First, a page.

One day, years ago, I had Sierra and Mariah in the car. They were little; I think Sierra was four and Mariah two. Sierra, always full of questions, asked me what the word valuable meant. I told her that it can mean that something is very expensive or worth a lot of money, or it can be something that you love and never want to be without. She said, “That means Mariah's valuable!” Yes, it certainly does.

Wednesday, May 25, 2011


Remember how cool U2 was back when we were in high school? I saw them in concert last night, and they still are. They're cooler than ever. It was the most spectacular show I have ever seen. Here are some pictures stolen from ksl (my little phone camera couldn't do it justice).

The stage was the full width of the football field with a "claw" that was about 170 feet high. The band were under that thing, and a huge 360 degree video screen is attached to it. The sound, lighting and effects were beyond amazing. These guys ARE Rock Stars.

And now I need to get on Amazon and buy more U2 music.

Friday, May 13, 2011

The World Comes to Life

A poem
by Me

I don’t mind winter.
In fact
I like it.

Are you stunned? It’s
Not a common opinion.
But something about

Feeling the sharp, cold
Air on my face wakes me up.
It makes a girl feel alive.

And sweaters,
How I love sweaters,
And warm air coming

Through furnace vents.
It’s cozy.

Today I went outside
Into the spring sunshine.
The gardens are wild

With tulips, red, orange, yellow, pink.
The trees are in bloom, and the creek
Is rushing down from the mountains,

A tumult of water falling over itself
And the rocks with a thunderous,
Riotous noise.

It’s beautiful.
It’s glorious.
It’s joyous.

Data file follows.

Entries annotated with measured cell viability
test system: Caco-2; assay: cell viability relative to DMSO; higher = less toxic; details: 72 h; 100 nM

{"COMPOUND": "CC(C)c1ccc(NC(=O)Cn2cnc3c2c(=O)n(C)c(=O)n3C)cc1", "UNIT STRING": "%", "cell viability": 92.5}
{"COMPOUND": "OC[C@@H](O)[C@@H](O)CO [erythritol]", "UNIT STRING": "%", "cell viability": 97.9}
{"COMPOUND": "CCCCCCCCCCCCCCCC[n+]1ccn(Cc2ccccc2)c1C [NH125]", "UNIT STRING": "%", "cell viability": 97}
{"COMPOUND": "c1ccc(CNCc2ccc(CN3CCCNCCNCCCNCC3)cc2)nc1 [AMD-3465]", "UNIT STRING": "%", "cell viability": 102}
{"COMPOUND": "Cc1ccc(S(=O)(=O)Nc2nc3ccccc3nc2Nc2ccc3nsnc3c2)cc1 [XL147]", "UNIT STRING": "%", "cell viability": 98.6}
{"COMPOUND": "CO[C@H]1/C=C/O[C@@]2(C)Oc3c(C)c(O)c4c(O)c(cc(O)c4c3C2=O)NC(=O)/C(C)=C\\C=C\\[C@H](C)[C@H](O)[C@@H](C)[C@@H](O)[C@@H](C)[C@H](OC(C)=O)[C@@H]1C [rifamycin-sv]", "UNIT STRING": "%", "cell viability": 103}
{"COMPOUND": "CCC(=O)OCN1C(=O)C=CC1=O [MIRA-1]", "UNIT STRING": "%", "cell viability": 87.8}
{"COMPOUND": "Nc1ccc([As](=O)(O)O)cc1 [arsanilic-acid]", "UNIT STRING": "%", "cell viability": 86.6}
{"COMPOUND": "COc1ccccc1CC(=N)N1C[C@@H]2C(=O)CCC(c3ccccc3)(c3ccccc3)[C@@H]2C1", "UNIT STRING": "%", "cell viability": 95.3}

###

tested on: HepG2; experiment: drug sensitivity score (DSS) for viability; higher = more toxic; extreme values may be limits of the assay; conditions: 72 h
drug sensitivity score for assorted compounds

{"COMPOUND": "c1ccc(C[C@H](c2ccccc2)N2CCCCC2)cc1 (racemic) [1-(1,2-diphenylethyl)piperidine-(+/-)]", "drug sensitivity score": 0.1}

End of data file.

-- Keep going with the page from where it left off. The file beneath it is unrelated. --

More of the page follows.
I like winter,
Fall is gorgeous,
Summer is easy and fun.

Oh, but spring,
The world comes to life
In the spring.

Tuesday, May 3, 2011


Last Saturday Mariah, Savannah and I went to the art museum at BYU for an exhibit of paintings by Carl Bloch. Bloch is a Danish painter whose works on the life of Christ have been very popular around the world. The exhibit is of originals borrowed from churches and collections around Europe. Many of the paintings were done for alter pieces, really big paintings that hung at the front of chapels behind the alter. At the exhibit, these paintings were set up and framed like they would have been in a church, with columns and pillars. It was all beautifully done.

My favorite of the alter pieces, and of the entire exhibit, is this picture of Christ in Gethsemane. The scriptures say that when Christ was in the garden, “there appeared an angel unto him from heaven; strengthening him.” Always before when I read that scripture I thought of… well I don’t know what I thought, something more forceful; the angel stretching out his mighty arms with power radiating down in a white glow. So when I saw this picture, it really struck me.

Here, strength is given in tenderness and compassion; the angel supporting Christ, holding him up off the ground, with love instead of power. There’s no cheering, “Come on! You can do this!” Just an angel’s embrace.